“This anthology provides students with a fresh, extensive look at Romantic-period literature from the perspective of the most recent scholarship on the period without sacrificing fundamental texts. There is a healthy balance of canonical and non-canonical pieces, and the thematic approach used in the anthology provides students with a lens to help understand these texts within the framework of the global cultural debates that defined the Romantic period. The ‘Contexts’ offered throughout the volume and the supplemental texts offered in the online supplement to the anthology provide both richness and balance so that students have multiple paths by which they can access the diversity that characterizes Romantic-era literature. The anthology offers students a look at the dynamism and modernity that make Romantic-era literature so engaging.” — Jennifer Golightly, University of Denver
“This is an anthology of remarkable breadth and depth, one that captures several of the various spirits of the Romantic Age. The integration of online supplementary material shows that material's relationship to the print selections, but the print version also stands on its own. The section on the Gothic, though brief, is particularly welcome and includes important primary and secondary source considerations of the nature of the Gothic and its relationship to the sublime.” — Jenny Crisp, Dalton State College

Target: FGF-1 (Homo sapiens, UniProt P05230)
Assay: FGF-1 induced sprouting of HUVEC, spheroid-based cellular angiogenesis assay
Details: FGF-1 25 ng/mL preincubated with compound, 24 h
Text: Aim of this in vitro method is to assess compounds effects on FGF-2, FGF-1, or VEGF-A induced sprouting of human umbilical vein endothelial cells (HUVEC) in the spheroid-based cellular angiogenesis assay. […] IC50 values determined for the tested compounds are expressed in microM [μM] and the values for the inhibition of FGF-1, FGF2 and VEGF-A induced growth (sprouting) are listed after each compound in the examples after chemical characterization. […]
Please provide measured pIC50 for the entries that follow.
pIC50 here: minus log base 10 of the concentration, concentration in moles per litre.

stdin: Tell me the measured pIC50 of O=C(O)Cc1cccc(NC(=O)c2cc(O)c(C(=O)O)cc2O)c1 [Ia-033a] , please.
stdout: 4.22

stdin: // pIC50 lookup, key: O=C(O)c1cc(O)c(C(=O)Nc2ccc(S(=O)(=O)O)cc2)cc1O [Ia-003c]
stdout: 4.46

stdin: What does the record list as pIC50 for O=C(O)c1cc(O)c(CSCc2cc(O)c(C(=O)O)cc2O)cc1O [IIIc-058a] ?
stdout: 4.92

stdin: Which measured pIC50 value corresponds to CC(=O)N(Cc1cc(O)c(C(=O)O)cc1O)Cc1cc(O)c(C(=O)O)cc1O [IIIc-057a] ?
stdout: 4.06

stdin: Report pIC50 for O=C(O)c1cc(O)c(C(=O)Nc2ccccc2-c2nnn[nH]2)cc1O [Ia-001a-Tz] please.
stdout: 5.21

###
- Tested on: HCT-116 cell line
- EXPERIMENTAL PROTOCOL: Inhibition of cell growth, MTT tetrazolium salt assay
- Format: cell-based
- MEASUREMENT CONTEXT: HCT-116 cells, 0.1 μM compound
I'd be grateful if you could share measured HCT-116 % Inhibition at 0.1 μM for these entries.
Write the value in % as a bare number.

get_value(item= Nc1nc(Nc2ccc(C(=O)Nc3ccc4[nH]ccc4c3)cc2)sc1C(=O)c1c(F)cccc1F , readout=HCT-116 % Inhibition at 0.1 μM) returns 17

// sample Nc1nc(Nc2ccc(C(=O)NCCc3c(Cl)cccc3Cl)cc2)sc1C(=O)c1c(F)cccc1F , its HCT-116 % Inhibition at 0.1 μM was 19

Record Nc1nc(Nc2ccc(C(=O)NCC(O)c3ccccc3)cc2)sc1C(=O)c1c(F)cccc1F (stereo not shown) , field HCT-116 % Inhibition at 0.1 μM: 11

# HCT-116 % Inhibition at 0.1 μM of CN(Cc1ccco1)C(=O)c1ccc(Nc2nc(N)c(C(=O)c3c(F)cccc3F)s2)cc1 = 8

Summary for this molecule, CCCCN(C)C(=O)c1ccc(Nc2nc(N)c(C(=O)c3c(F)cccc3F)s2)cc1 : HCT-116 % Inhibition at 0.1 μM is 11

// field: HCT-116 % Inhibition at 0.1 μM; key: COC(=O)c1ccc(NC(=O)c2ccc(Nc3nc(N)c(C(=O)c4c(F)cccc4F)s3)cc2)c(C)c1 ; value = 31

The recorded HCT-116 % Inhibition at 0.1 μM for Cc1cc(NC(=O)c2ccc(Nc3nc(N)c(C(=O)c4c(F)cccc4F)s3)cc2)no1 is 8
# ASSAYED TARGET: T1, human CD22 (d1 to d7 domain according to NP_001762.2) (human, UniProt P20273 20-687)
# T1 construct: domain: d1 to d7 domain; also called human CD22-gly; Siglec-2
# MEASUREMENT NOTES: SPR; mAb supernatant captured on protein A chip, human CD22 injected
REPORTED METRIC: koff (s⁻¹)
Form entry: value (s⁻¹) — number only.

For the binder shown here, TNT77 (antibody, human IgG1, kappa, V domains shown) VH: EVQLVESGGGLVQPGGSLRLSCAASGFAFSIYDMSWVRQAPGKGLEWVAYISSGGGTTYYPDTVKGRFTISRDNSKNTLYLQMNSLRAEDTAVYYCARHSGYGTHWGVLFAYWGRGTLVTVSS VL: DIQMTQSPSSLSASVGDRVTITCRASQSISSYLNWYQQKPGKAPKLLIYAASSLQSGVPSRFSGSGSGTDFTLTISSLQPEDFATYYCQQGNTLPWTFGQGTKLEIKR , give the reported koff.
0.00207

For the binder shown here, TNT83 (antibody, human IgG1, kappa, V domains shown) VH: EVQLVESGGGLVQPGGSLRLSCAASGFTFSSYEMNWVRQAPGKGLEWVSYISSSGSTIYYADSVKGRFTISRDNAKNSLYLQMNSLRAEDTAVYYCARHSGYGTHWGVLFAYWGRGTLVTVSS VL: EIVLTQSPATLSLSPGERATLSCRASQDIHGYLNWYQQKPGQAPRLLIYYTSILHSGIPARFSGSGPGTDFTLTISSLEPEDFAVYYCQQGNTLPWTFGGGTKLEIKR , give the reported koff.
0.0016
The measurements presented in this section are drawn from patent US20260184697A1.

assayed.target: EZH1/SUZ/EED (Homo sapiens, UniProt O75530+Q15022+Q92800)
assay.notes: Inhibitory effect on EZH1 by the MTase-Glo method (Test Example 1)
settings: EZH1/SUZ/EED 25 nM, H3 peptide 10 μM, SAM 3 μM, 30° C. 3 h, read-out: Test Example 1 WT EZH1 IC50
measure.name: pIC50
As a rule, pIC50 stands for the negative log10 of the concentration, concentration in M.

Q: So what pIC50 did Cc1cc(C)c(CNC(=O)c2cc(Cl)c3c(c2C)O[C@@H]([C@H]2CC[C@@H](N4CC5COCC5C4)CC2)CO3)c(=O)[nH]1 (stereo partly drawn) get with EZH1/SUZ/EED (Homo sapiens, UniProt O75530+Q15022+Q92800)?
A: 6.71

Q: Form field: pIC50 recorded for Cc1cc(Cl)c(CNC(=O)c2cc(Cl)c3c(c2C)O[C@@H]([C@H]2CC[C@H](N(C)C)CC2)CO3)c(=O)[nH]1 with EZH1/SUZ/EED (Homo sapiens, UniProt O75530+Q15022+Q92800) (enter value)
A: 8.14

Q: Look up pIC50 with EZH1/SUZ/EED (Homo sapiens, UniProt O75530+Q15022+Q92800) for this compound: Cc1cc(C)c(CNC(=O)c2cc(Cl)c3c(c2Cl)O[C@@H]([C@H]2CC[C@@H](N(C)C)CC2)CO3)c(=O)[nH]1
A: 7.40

Comments on The Broadview Anthology of British Literature:
“… an exciting achievement. It sets a new standard by which all other anthologies of British literature will now have to be measured.” — Graham Hammill, State University of New York, Buffalo
“I have been using The Broadview Anthology of British Literature for three years now. I love it—and so do my students!” — Martha Stoddard-Holmes, California State University, San Marcos
“… a very real intellectual, as well as pedagogical, achievement.” — Nicholas Watson, Harvard University
“After twenty years of teaching British literature from the Norton anthologies, I’m ready to switch to the Broadview. The introductions to each period are key to teaching a survey course, and those in the Broadview seem to me to be both more accessible to students and more detailed in their portraits of each era than are those of the Norton. And Broadview’s selection of authors and texts includes everything I like to teach from the Norton, plus a good deal else that’s of real interest.” — Neil R. Davison, Oregon State University
“Norton’s intros are good; Broadview’s are better, with greater clarity and comprehension, as well as emphasis upon how the language and literature develop, both reacting or responding to and influencing or modifying the cultural, religious/philosophical, political, and socio-economic developments of Britain. The historian and the linguist in me thoroughly enjoyed the flow and word-craftsmanship. If you have not considered the anthology for your courses, I recommend that you do so.” — Robert J. Schmidt, Tarrant County College